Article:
PAKISTAN: Officials reject U.S. charges of links to Haqqani group
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REPORTING FROM ISLAMABAD -- Pakistan on Thursday angrily rejected Washington’s allegations that it maintains links with the Haqqani network, an Afghan militant group believed to be behind a 20-hour assault on the U.S. Embassy in Kabul last week. The government also warned the U.S. that it would not tolerate any ground operation to hunt down militants on its soil.
Since the Sept. 13 attack on the embassy in the heart of the Afghan capital, U.S. military and civilian leaders have urged Pakistan’s primary intelligence agency, Inter-Services Intelligence, to sever its ties with the Haqqani group, an ally with the Taliban that uses northwest tribal Pakistan as a base from which to launch attacks on Western and Afghan forces in Kabul and eastern Afghanistan.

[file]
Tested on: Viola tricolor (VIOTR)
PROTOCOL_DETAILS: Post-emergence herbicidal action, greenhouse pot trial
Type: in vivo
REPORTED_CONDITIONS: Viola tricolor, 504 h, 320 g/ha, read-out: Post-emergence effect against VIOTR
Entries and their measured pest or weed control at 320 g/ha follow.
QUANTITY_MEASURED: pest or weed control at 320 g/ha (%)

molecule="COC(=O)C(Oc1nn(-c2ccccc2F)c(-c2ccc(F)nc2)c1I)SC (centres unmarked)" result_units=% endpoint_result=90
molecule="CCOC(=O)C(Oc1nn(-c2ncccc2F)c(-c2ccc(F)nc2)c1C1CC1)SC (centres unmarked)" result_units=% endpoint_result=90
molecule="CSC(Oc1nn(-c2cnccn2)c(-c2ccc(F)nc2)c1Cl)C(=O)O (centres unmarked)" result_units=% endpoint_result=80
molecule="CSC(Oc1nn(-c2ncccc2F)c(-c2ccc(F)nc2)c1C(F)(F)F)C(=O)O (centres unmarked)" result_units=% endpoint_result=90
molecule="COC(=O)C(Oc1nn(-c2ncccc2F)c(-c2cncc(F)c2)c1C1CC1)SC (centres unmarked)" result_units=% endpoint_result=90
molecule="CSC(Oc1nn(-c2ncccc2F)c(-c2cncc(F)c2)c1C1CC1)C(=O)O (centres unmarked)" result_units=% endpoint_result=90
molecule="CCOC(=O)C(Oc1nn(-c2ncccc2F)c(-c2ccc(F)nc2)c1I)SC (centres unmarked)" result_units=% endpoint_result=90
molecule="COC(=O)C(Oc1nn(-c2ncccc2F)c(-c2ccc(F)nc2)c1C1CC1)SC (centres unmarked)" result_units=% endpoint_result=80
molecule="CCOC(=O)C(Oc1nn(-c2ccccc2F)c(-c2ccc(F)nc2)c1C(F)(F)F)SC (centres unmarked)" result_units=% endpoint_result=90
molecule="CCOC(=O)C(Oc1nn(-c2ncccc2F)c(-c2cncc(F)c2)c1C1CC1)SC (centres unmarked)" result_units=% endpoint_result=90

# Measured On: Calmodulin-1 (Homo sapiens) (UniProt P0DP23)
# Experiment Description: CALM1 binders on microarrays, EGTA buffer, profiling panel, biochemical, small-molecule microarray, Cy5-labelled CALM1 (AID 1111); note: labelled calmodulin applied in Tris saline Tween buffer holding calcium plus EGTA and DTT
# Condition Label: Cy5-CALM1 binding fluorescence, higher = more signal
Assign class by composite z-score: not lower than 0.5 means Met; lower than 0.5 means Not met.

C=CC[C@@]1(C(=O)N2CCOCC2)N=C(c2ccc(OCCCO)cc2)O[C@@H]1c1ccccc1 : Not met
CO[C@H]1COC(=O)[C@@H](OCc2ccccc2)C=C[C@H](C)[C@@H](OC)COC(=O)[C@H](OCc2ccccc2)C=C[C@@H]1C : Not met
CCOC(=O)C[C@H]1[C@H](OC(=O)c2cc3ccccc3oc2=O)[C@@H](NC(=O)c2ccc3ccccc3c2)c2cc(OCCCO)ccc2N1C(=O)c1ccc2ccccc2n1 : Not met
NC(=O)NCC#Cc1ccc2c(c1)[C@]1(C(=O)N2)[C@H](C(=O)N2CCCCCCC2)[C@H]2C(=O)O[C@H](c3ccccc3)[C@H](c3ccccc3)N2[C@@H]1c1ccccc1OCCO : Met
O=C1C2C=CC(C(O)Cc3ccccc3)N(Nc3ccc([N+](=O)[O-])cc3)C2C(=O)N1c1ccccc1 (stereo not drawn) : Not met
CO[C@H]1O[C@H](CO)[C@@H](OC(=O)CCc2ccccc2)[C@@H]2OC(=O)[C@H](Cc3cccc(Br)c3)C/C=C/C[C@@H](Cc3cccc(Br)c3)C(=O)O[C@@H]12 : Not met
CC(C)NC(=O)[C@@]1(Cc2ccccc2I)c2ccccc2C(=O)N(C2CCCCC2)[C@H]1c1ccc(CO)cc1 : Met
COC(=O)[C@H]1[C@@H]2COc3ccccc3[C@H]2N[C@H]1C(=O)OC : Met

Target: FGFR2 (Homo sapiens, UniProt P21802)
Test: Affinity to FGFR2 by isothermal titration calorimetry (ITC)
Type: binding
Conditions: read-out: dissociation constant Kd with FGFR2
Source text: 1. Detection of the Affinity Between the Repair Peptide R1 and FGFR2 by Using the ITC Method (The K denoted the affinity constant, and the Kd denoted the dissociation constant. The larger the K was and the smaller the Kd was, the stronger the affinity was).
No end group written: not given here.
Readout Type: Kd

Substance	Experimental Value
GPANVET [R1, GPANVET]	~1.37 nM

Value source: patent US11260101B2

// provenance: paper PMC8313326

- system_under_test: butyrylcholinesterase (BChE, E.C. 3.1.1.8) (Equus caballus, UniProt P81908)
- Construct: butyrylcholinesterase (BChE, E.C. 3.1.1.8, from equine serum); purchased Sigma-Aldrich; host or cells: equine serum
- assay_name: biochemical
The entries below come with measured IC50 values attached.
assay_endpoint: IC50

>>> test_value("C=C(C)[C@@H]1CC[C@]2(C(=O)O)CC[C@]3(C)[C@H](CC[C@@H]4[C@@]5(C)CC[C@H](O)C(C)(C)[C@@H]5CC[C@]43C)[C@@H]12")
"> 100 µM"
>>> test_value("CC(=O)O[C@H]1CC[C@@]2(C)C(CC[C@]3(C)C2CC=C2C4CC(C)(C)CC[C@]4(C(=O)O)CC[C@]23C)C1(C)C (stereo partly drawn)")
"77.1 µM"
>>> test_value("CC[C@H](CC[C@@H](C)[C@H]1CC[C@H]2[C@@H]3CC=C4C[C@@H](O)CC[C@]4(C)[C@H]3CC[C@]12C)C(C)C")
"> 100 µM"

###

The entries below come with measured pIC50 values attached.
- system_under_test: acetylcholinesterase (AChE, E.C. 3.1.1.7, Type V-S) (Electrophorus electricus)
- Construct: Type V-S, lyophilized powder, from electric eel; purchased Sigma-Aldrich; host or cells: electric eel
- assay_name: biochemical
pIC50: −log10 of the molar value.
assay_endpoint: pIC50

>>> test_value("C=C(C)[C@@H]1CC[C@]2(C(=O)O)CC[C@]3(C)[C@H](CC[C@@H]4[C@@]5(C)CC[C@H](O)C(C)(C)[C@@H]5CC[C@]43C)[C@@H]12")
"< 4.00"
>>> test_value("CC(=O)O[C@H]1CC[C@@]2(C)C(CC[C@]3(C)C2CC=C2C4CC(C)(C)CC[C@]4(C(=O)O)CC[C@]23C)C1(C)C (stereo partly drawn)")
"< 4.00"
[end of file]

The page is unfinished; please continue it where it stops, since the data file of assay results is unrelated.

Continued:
The language coming from Washington has been particularly strong, with Adm. Mike Mullen, chairman of the U.S. Joint Chiefs of Staff, accusing the ISI of using the Haqqani network to wage a proxy war against U.S., NATO and Afghan forces in Afghanistan.
Defense Secretary Leon Panetta has warned Islamabad that the U.S. will ‘take whatever steps are necessary to protect our forces.’
Asked at a news conference in Islamabad if there was any truth to Mullen’s charge, Pakistani Foreign Ministry spokeswoman Tehmina Janjua tersely answered, “I would say a categoric no.”
In an interview with the Reuters news service, Pakistani Interior Minister Rehman Malik also rejected allegations of any ties between Pakistan’s intelligence community and the Haqqani network, adding that ‘the Pakistan nation will not allow the boots on our ground, never. ... They must respect our sovereignty,” an apparent reference to Panetta’s remarks.
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